What is Data Center Building Blocks and Network Virtualization Services?
Data Center Building Blocks
As the role of virtualization in data centers increases, these key building blocks may look different. Currently, we’d expect a fully-virtualized data center to:
be software-defined: automated and managed by a single set of policy-based software tools that allow you to centrally monitor and administer all applications across different environments (physical, virtual, and cloud) and infrastructure types
have built-in security
be very easy to adjust in size – either scaling out/in by adding/removing devices, or by scaling up/down by adding/removing resources such as CPUs or storage to a single device
support the latest developments in application technology, such as containers and apps specifically designed for the cloud
support infrastructure as a code - i.e., support the writing of code that takes care of configuration and automates provisioning.
These building blocks will change as the SDDC grows and develops. Since the emergence of virtualization in the 1960s, with the likes of the Burroughs Corporation’s B5000 computer and IBM mainframe computers, it has changed the world. Servers have probably gone through the most innovative, with tangible benefits including reduced physical complexity, increased operational efficiency, and simplified repurposing (i.e., virtualizing) of underlying physical resources. Today the vast majority of servers are virtualized and, in terms of networking, there are now more virtual ports being used globally than physical ones.
With an already-large range of products in data center management and automation (vSphere, vRealize, and NSX, to name just three), VMware continues to innovate for its current and future customers.
Network Virtualization Services
In this 7-Layer network model, data is transferred from Host A to Host B in segments, packets, frames, and bits.
In Layers 7, 6, and 5, data is referred to simply as data.
In Layer 4 (the transport layer) data is divided into smaller chunks. A process called encapsulation takes place in which information is added to the data as it moves from Layer to Layer. This information (the precise contents of which will vary from layer to Layer) is called a header. In layer 4, once a header is added to the data, the data is referred to as a segment. Its header will contain port numbers for the applications that will use the data is Host B. Layer 4 then hands each segment down to Layer 3.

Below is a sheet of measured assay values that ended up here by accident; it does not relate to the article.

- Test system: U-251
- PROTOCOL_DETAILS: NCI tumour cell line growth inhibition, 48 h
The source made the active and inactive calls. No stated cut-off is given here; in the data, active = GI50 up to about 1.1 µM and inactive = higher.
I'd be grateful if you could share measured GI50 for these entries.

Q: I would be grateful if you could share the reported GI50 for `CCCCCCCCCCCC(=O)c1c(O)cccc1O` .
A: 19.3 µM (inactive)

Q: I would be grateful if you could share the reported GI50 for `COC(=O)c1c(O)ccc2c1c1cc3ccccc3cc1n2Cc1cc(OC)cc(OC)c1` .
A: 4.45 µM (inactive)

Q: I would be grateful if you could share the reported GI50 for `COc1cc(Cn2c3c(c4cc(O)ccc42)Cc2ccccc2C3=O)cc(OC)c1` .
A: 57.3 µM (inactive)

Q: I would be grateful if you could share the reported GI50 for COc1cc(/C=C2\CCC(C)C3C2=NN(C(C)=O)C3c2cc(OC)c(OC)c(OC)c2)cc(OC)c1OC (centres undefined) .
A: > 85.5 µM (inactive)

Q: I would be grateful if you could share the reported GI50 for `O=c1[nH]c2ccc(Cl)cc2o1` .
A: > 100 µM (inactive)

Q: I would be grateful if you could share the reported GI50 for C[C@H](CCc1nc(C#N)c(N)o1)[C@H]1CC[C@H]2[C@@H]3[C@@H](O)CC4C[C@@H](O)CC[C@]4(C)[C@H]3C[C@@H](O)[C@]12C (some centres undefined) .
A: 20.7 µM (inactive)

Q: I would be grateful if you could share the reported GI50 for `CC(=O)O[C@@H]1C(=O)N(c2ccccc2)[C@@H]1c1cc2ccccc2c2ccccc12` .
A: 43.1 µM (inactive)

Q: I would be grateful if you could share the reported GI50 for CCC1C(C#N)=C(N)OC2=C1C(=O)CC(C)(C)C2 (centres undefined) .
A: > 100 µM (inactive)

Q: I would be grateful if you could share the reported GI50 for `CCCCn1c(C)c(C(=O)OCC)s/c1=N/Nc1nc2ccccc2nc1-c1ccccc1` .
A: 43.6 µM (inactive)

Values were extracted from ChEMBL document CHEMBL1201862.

In Layer 3 (the network layer) data is transferred from one Internet Protocol (IP) address to another via a router. Each segment that's been handed down from Layer 4 will be encapsulated with source information (Host A's IP address), destination information (Host B's IP address), an identification number, another number that identifies how many pieces the information that's being sent (the payload) has been broken up into, and part of that information. Once the header is attached, the segment is referred to as a packet. Layer 3 hands the packet down to Layer 2.
Layer 2 (the data link layer) is responsible for error-free data transfer from one device to another. The packets are encapsulated with Host A and Host B's Media Access Control (MAC- i.e., hardware) addresses, as well as with Logical Link Control (LLC) which maintains the link between devices as they transmit data across the physical network connection. Each packet is also encapsulated with a footer (or trailer), containing error-detecting information. With its header and footer/trailer attached, the packet is referred to as a frame. Layer 2 hands the frame down to Layer 1.
Layer 1 is the physical layer that consists of physical cables and connections. It converts frames into binary bits in the form of voltage for physical cables and radio signals for wireless connections.
In the overlay networking used by network virtualization, endpoints connect the physical network (the underlay) to the overlay network. Encapsulated traffic is transferred between hosts via a stateless tunnel (i.e., no TCP connections are made with the tunnel) that is created between the source endpoint and the destination endpoint.